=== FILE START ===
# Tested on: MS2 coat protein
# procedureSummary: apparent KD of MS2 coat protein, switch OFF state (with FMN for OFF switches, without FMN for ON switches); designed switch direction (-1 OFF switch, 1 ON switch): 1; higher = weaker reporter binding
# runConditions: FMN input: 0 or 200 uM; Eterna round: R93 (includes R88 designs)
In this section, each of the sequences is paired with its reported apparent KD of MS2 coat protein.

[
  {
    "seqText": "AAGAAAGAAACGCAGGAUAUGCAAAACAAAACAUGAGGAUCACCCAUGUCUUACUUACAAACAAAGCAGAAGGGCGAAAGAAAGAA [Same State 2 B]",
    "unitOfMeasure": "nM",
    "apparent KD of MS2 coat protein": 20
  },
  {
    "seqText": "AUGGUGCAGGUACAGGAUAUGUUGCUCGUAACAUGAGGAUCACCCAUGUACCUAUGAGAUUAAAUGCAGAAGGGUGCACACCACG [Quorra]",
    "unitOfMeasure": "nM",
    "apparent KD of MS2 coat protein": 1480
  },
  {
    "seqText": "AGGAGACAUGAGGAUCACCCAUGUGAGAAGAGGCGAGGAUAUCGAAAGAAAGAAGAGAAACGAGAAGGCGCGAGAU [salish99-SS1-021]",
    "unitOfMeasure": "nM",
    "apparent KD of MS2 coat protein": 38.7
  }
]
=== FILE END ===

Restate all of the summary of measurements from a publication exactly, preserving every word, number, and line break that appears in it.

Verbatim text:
# Tested on: MS2 coat protein
# procedureSummary: apparent KD of MS2 coat protein, switch OFF state (with FMN for OFF switches, without FMN for ON switches); designed switch direction (-1 OFF switch, 1 ON switch): 1; higher = weaker reporter binding
# runConditions: FMN input: 0 or 200 uM; Eterna round: R93 (includes R88 designs)
In this section, each of the sequences is paired with its reported apparent KD of MS2 coat protein.

[
  {
    "seqText": "AAGAAAGAAACGCAGGAUAUGCAAAACAAAACAUGAGGAUCACCCAUGUCUUACUUACAAACAAAGCAGAAGGGCGAAAGAAAGAA [Same State 2 B]",
    "unitOfMeasure": "nM",
    "apparent KD of MS2 coat protein": 20
  },
  {
    "seqText": "AUGGUGCAGGUACAGGAUAUGUUGCUCGUAACAUGAGGAUCACCCAUGUACCUAUGAGAUUAAAUGCAGAAGGGUGCACACCACG [Quorra]",
    "unitOfMeasure": "nM",
    "apparent KD of MS2 coat protein": 1480
  },
  {
    "seqText": "AGGAGACAUGAGGAUCACCCAUGUGAGAAGAGGCGAGGAUAUCGAAAGAAAGAAGAGAAACGAGAAGGCGCGAGAU [salish99-SS1-021]",
    "unitOfMeasure": "nM",
    "apparent KD of MS2 coat protein": 38.7
  }
]